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Disabled Floridians are finding jobs, but more work lies ahead

“There are some really talented potential employees just waiting for an opportunity.”

A new report from the Florida Chamber Foundation found the unemployment rate among disabled Floridians has dropped significantly over the past five years.

In 2013, the unemployment rate among those indicating they have a disability stood at 23.2 percent. The Study of Employment of Floridians with a Disability Report found that rate had dropped to 16.3 percent by 2017 — that represents an increase of 39,620 disabled Floridians taking home a paycheck.

An estimated 2.67 million Floridians, or about one in seven Sunshine State residents, say they have a disability. Among 18- to 64-year-olds — the age bracket most likely to be in the workforce — 1.2 million Floridians indicate they have a disability.

The Florida Chamber Foundation and The Able Trust, an organization that seeks to match disabled people with employers, cheered the findings, but said there was more work to be done for disabled Floridians looking for a job.

“It is very important that we conduct research as a basis to consider progress and to determine what we and our partners are doing to make Florida’s workforce more inclusive for people with disabilities,” said Dr. Susanne Homant, President and CEO of The Able Trust.

“This study not only shows how Florida as a whole is doing, it gives us insight into how each individual county is doing. We have a large untapped workforce resource in Florida and I urge business leaders to take some time to investigate this group. There are some really talented potential employees just waiting for an opportunity,” she concluded.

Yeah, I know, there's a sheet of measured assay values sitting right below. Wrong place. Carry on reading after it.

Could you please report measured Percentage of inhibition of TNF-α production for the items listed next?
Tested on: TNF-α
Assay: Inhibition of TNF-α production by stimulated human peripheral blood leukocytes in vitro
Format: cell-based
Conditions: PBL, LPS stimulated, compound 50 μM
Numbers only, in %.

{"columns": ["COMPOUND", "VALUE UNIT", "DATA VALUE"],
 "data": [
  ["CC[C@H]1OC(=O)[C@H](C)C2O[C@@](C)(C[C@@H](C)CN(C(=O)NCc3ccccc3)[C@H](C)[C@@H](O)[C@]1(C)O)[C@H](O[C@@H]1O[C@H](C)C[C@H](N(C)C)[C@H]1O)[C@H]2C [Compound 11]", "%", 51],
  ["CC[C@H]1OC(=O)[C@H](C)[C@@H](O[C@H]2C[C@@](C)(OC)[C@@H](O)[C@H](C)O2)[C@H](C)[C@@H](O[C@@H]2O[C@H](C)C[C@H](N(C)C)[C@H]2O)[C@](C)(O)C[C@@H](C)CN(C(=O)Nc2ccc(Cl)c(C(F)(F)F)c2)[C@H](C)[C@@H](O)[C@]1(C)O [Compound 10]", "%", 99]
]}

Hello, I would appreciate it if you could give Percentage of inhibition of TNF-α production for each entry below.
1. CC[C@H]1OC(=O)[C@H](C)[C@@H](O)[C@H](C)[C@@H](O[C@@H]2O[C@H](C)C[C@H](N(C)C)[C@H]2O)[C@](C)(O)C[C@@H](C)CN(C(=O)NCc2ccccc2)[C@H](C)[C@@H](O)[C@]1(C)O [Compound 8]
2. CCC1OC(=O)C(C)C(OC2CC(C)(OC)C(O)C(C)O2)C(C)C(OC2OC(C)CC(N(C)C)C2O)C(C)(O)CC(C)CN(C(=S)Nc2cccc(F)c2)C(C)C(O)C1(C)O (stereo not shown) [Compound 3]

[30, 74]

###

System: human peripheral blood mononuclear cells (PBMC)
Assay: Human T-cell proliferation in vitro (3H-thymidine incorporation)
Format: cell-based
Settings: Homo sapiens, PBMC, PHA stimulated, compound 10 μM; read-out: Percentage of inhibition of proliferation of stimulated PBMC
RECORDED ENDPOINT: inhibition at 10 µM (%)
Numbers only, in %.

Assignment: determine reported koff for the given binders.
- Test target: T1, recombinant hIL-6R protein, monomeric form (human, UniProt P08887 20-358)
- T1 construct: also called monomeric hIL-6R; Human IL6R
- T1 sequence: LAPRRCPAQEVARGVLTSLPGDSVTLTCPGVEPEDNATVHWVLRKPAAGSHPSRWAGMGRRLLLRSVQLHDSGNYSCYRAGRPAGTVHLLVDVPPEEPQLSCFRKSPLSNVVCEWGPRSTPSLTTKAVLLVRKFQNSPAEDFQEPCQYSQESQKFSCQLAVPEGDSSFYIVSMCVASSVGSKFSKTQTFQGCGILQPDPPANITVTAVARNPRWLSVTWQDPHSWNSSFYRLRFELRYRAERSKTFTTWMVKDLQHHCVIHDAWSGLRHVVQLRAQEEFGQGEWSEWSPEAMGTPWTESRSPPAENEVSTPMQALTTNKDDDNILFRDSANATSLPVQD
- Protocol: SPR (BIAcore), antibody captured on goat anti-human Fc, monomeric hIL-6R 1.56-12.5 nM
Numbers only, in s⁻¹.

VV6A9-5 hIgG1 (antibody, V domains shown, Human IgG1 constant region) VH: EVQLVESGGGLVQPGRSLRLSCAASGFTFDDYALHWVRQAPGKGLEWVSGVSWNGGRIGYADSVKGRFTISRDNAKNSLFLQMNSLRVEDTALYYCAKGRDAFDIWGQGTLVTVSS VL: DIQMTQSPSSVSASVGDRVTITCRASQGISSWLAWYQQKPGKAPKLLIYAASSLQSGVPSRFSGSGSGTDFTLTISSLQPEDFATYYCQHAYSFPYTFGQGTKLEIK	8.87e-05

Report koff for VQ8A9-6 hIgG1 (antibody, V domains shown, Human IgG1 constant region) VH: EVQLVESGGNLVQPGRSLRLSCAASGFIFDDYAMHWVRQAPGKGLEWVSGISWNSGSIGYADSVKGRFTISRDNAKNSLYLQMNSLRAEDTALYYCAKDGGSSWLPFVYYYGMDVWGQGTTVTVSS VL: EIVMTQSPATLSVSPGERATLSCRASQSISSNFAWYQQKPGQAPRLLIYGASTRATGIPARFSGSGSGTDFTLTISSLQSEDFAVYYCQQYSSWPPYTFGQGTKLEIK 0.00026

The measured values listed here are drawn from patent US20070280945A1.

Jerry Parrish, the chief economist at the Florida Chamber Foundation, applied the results to those of the Florida 2030 project, a major study released by the organization last year.

“As we look toward 2030, we know Florida will need to create approximately 1.7 million net new jobs, many in industries that don’t exist today,” he said.

“As we look at the number of people who are not in the workforce and compare it to future needs, it’s important to continue our state’s momentum and focus on creating pathways toward economic opportunity, diversifying and growing our economy, and ensuring Florida’s cradle to career system is ready to create the talent Florida’s businesses need.”

To that end, the foundation identified four strategies to further slash the unemployment rate among disabled Floridians, chief among them a focus on economic growth and diversity. As noted in The Florida Scorecard, a facet of the Florida 2030 project, there are 277,400 unfilled Florida jobs and 335,000 Floridians seeking employment.

Also on the recommendation list: Boosting skills training programs, attacking poverty and eliminating “fiscal cliffs,” a term the foundation uses to describe the disproportionate reduction in safety net benefits as workers earn more money.

Written By

Drew Wilson covers legislative campaigns and fundraising for Florida Politics. He is a former editor at The Independent Florida Alligator and business correspondent at The Hollywood Reporter. Wilson, a University of Florida alumnus, covered the state economy and Legislature for LobbyTools and The Florida Current prior to joining Florida Politics.

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